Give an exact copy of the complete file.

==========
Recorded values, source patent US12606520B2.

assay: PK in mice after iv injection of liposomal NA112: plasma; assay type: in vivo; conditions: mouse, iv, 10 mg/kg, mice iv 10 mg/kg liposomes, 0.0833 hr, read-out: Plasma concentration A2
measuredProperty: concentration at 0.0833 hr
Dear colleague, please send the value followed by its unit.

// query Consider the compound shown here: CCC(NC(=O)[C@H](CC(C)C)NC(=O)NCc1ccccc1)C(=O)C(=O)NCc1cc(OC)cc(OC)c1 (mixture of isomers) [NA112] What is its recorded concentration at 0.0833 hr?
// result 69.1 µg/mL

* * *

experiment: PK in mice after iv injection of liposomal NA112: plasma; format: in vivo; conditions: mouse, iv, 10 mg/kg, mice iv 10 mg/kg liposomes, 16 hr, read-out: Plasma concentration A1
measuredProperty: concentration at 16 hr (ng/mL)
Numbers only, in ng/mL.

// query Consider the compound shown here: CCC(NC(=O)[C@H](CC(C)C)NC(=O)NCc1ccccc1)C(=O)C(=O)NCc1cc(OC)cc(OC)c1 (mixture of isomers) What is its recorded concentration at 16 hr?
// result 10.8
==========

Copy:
Recorded values, source patent US12606520B2.

assay: PK in mice after iv injection of liposomal NA112: plasma; assay type: in vivo; conditions: mouse, iv, 10 mg/kg, mice iv 10 mg/kg liposomes, 0.0833 hr, read-out: Plasma concentration A2
measuredProperty: concentration at 0.0833 hr
Dear colleague, please send the value followed by its unit.

// query Consider the compound shown here: CCC(NC(=O)[C@H](CC(C)C)NC(=O)NCc1ccccc1)C(=O)C(=O)NCc1cc(OC)cc(OC)c1 (mixture of isomers) [NA112] What is its recorded concentration at 0.0833 hr?
// result 69.1 µg/mL

* * *

experiment: PK in mice after iv injection of liposomal NA112: plasma; format: in vivo; conditions: mouse, iv, 10 mg/kg, mice iv 10 mg/kg liposomes, 16 hr, read-out: Plasma concentration A1
measuredProperty: concentration at 16 hr (ng/mL)
Numbers only, in ng/mL.

// query Consider the compound shown here: CCC(NC(=O)[C@H](CC(C)C)NC(=O)NCc1ccccc1)C(=O)C(=O)NCc1cc(OC)cc(OC)c1 (mixture of isomers) What is its recorded concentration at 16 hr?
// result 10.8